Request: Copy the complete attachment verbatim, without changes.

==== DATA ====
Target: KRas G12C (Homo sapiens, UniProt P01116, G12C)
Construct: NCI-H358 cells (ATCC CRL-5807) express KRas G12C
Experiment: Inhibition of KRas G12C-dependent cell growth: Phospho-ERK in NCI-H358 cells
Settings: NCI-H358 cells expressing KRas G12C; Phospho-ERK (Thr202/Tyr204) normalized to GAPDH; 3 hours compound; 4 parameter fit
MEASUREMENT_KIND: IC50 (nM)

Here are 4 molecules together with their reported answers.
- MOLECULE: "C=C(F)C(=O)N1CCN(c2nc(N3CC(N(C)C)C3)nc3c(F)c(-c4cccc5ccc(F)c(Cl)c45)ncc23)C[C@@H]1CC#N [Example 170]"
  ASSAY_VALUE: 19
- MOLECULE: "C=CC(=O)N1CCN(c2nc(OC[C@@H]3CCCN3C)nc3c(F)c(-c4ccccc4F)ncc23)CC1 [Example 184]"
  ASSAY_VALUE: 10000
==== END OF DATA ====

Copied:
Target: KRas G12C (Homo sapiens, UniProt P01116, G12C)
Construct: NCI-H358 cells (ATCC CRL-5807) express KRas G12C
Experiment: Inhibition of KRas G12C-dependent cell growth: Phospho-ERK in NCI-H358 cells
Settings: NCI-H358 cells expressing KRas G12C; Phospho-ERK (Thr202/Tyr204) normalized to GAPDH; 3 hours compound; 4 parameter fit
MEASUREMENT_KIND: IC50 (nM)

Here are 4 molecules together with their reported answers.
- MOLECULE: "C=C(F)C(=O)N1CCN(c2nc(N3CC(N(C)C)C3)nc3c(F)c(-c4cccc5ccc(F)c(Cl)c45)ncc23)C[C@@H]1CC#N [Example 170]"
  ASSAY_VALUE: 19
- MOLECULE: "C=CC(=O)N1CCN(c2nc(OC[C@@H]3CCCN3C)nc3c(F)c(-c4ccccc4F)ncc23)CC1 [Example 184]"
  ASSAY_VALUE: 10000